An effective role for professional associations, including those representing nurses, is exemplified in Grinspun's commentary. The executive director of the Registered Nurses' Association of Ontario highlights the evidence-informed leadership and advocacy her association has brought forward in the form of Clinical Best Practice Guidelines and Healthy Work Environments. These "suites" of evidence help decision makers, whether they are at the point of care or at the program planning and budgeting level.
Jones and Way, authors on the CHSRF teamwork synthesis, point to the need for better representation from community healthcare. Indeed, much of what we know about healthy workplaces is still from the acute care sector and is most often focused on individual professional groups. Their research tells us there is a need to implement and study effective collaboration in team-based, patient-centred care in primary healthcare. With each major health policy report since Marc Lalonde's (1975) white paper comes another call for strengthening teamwork. However, few providers have had the opportunity to experience teamwork and its contribution to patient-centred care. By finally moving toward inter-professional teams, Jones and Way suggest we will be better able to deal with the increasing complexity of care in the community.
Like the authors of the lead papers, Matthews and MacDonald-Rencz stress the need for continued efforts at the policy level in driving a healthy workforce capable of creating a quality healthcare system. The federal government's support in moving the teamwork and healthy workplace agendas forward in its strategic program funding and research through Interprofessional Education for Collaborative Patient-Centred Care healthy workplace initiatives, the QWQHC and the Canadian Interprofessional Health Collaborative (CIHC) is a major contribution. In addition, the Framework for Collaborative Pan-Canadian Health Human Resource Planning enforces the tenets of collaborative team practice and healthy work environments - potentially a very powerful tool.
A number of the commentators outline that the team-based approach to building healthier workplaces needs researchers as players, not as spectators. For example, the Canadian Nurses Association's Smadu and the Canadian Medical Association's McMillan say the role of researchers is not just to translate findings but, rather, to take a lead role in building understanding between different professional cultures. In addition, O'Brien-Pallas emphasizes the need for ongoing Canada-wide evaluation of evidence-informed policy interventions, noting the scarcity of comprehensive, system-wide studies to date. In particular, nursing workload remains an area where we need to develop and test definitions, approaches and measures in productivity and utilization. The "next generation of workload measurement" systems need to be validated across sectors and settings and have the capacity to quantify cost, quality and outcomes if we are to influence their (workload measurement systems) uptake by decisions makers.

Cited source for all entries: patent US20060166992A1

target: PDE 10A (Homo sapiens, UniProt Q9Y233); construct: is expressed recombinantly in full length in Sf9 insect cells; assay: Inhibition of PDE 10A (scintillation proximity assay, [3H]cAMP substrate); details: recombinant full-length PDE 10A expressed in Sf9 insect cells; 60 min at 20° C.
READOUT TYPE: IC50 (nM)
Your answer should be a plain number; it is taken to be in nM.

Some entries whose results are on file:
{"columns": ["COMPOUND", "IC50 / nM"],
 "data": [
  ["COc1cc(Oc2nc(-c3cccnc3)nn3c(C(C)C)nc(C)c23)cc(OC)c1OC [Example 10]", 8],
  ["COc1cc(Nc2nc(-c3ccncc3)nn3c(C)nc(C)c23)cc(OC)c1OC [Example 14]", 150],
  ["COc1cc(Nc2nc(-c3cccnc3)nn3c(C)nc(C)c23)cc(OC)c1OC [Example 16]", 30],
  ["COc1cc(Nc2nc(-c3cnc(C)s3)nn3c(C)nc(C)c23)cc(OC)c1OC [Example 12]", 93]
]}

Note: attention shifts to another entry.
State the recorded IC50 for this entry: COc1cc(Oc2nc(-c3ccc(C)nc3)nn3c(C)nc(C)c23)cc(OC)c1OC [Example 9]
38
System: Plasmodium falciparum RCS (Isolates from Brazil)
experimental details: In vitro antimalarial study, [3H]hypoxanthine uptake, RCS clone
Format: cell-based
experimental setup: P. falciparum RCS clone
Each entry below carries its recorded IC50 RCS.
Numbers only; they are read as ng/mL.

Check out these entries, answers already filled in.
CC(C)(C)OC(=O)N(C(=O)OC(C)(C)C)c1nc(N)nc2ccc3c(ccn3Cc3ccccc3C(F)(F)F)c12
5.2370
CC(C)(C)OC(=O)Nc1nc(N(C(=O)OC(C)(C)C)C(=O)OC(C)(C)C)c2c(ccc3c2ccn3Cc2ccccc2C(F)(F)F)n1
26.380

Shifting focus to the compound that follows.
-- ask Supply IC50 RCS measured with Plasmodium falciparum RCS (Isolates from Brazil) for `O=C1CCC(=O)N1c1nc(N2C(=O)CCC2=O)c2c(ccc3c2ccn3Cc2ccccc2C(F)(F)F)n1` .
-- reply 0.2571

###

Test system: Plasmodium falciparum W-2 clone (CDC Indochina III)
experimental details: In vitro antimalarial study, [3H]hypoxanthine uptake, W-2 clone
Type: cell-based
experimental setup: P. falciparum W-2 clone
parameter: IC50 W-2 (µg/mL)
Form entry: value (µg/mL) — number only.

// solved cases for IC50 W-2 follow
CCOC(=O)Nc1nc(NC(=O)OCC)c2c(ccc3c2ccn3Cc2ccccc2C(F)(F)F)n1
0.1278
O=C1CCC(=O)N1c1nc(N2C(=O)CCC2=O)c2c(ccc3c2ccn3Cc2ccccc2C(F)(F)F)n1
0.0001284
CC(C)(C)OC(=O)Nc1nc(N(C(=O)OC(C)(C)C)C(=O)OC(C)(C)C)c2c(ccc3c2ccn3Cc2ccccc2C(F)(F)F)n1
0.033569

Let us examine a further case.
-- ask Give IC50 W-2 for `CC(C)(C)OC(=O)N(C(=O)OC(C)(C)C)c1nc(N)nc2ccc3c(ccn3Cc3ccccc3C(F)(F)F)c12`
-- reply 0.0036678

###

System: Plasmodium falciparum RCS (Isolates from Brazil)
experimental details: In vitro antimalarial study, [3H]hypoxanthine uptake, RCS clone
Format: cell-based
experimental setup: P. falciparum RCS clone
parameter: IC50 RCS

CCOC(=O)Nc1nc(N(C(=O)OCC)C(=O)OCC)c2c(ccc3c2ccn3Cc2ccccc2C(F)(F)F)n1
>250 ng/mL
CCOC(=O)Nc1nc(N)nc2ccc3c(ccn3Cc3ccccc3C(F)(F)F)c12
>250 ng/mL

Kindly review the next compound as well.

Finally, we end this piece where we began: the public. We note in our lead paper that effective teamwork in healthcare is something that patients assume to be in place. Ward points out that the changing face of healthcare in Canada prompts the need for new roles for patients, or at least new recognition of these roles. It will be vital that researchers, policy makers, managers and clinicians ensure they engage the public effectively in shared decision making, as true team members.
Getting many players to work together is no easy task, in healthcare or any sector. As the "Old Perfessor" Casey Stengel once put it, "Gettin' good players is easy. Gettin' 'em to play together is the hard part." Nonetheless, the willingness of the major players to participate, as exemplified by their participation in this special issue, gives us hope for success.
About the Author(s)
* Janet Helmer is acting senior program officer for the Management of the Healthcare Workplace, Canadian Health Services Research Foundation. She kindly contributed to this response as Mylène Dault is currently on maternity leave.
Lalonde, M. 1975. A New Perspective on the Health of Canadians. Ottawa: Department of National Health and Welfare.
Maslach, C. and M.P. Leiter. 1997. The Truth about Burnout. San Francisco: Jossey Bass.
Salamon, L.M. 2002. "The Tools Approach and the New Governance: Conclusion and Implications." In L.M. Salamon, ed., The Tools of Government: A Guide to the New Governance. New York: Oxford University Press.